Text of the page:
don't know the rules, (I did read them!)
            but I know that nobody here has red-eye gravy right.
            waiting for my sister's answer!!
            Miss Turpentine, where are you?

            1. a
              Andrea RE: Roger Leeon Jun 25, 2001 06:45 PM

              It is my undestanding that it's called redeye because you have it in the morning to cure a hangover. And I've always had it with coffee added, not water.

              1. h
                Hazelhurst RE: Roger Leeon Aug 30, 2001 09:50 PM

                What an intersting amalgam of approaches! the comment about ham with the bone is dead-on although one can cheat. When the ham has been fried down, the "pan mumblings" (an Arkansas/North Miss'ippi term) or "pan drippings" (a North Carolina version that includes the little pieces of meat in tha pan--as does the previous "mumblings" term) are passed around with a little seasoning--if you wanna be fancy (say, onion slices--but take 'em out) and no salt, thank you...country ham has more than enough NaCl. The earlier suggetion of Coca-Cola is time honored, and of value. Cream? Never; coffee? always! Ain't red-eye without no coffee.(Fear not! Most NC/ARK/MISS coffee is too weak to matter anyway. Boil it down and serve). If the gravy cannot run throughout your pile of grits like lava on a volcano, well, you are missin' half the fun. Resist the urge to thicken!!! that way lies madness! (Although White Cgravu is quite fine with Chicken Fried Steak!)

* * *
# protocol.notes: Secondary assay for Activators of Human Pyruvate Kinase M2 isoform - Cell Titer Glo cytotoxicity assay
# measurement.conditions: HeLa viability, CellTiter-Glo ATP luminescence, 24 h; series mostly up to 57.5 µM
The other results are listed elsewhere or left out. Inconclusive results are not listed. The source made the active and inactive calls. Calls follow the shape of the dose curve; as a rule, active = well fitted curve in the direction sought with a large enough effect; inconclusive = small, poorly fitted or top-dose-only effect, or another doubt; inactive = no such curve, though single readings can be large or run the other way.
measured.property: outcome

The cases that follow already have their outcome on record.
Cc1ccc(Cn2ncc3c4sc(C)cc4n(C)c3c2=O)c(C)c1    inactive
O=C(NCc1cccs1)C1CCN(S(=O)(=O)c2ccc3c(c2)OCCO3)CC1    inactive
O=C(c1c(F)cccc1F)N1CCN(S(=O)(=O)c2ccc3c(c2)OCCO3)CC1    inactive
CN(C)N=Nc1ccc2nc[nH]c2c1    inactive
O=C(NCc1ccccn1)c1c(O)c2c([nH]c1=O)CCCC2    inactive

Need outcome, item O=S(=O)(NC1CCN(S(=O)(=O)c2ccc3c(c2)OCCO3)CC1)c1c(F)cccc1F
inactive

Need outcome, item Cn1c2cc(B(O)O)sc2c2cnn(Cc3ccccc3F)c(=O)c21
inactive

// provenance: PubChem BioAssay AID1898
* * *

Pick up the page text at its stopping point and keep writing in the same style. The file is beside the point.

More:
1. y
                  yellowbuttercup2000 RE: Roger Leeon Aug 31, 2001 07:50 PM

                  Red eye gravy as made by my Great Grandmother from the recipe that her mother used consisted of the pan drippings from fried COUNTRY HAM. (You have to know how to cook the ham by scraping the fine layer of bone dust from it with a sharp knife)
                  You put the pan drippings in a bowl and then
                  add a little hot coffee (black already made coffee) You don't add a whole lot just til you have an eye in the bowl the dripping and the coffee make a dark circle surrounded by the grease from the drippings. That's how you know you have enough coffee in it.

                  Then mix it before spooning it over hot made biscuits.

                  Hope this helps.